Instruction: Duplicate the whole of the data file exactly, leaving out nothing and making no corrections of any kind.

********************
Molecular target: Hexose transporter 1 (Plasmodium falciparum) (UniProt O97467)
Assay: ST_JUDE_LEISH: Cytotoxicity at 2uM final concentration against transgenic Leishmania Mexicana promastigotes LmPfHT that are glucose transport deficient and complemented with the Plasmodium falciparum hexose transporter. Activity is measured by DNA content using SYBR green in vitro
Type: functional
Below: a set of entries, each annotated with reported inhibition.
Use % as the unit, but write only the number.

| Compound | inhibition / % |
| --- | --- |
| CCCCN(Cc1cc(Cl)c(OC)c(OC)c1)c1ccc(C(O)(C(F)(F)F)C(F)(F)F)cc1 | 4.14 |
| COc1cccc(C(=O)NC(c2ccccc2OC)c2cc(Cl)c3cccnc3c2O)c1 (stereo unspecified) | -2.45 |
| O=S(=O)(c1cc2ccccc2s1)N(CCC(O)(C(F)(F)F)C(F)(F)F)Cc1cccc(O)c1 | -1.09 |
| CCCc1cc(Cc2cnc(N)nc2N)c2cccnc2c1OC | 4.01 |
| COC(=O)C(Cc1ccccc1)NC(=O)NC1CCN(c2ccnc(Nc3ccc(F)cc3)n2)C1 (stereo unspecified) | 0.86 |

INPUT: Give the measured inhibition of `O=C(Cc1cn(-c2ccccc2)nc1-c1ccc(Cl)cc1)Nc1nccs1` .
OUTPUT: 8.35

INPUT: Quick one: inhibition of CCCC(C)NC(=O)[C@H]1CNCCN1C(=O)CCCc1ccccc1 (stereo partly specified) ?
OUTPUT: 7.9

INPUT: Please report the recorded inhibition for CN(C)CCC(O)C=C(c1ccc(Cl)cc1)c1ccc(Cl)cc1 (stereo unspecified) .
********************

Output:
Molecular target: Hexose transporter 1 (Plasmodium falciparum) (UniProt O97467)
Assay: ST_JUDE_LEISH: Cytotoxicity at 2uM final concentration against transgenic Leishmania Mexicana promastigotes LmPfHT that are glucose transport deficient and complemented with the Plasmodium falciparum hexose transporter. Activity is measured by DNA content using SYBR green in vitro
Type: functional
Below: a set of entries, each annotated with reported inhibition.
Use % as the unit, but write only the number.

| Compound | inhibition / % |
| --- | --- |
| CCCCN(Cc1cc(Cl)c(OC)c(OC)c1)c1ccc(C(O)(C(F)(F)F)C(F)(F)F)cc1 | 4.14 |
| COc1cccc(C(=O)NC(c2ccccc2OC)c2cc(Cl)c3cccnc3c2O)c1 (stereo unspecified) | -2.45 |
| O=S(=O)(c1cc2ccccc2s1)N(CCC(O)(C(F)(F)F)C(F)(F)F)Cc1cccc(O)c1 | -1.09 |
| CCCc1cc(Cc2cnc(N)nc2N)c2cccnc2c1OC | 4.01 |
| COC(=O)C(Cc1ccccc1)NC(=O)NC1CCN(c2ccnc(Nc3ccc(F)cc3)n2)C1 (stereo unspecified) | 0.86 |

INPUT: Give the measured inhibition of `O=C(Cc1cn(-c2ccccc2)nc1-c1ccc(Cl)cc1)Nc1nccs1` .
OUTPUT: 8.35

INPUT: Quick one: inhibition of CCCC(C)NC(=O)[C@H]1CNCCN1C(=O)CCCc1ccccc1 (stereo partly specified) ?
OUTPUT: 7.9

INPUT: Please report the recorded inhibition for CN(C)CCC(O)C=C(c1ccc(Cl)cc1)c1ccc(Cl)cc1 (stereo unspecified) .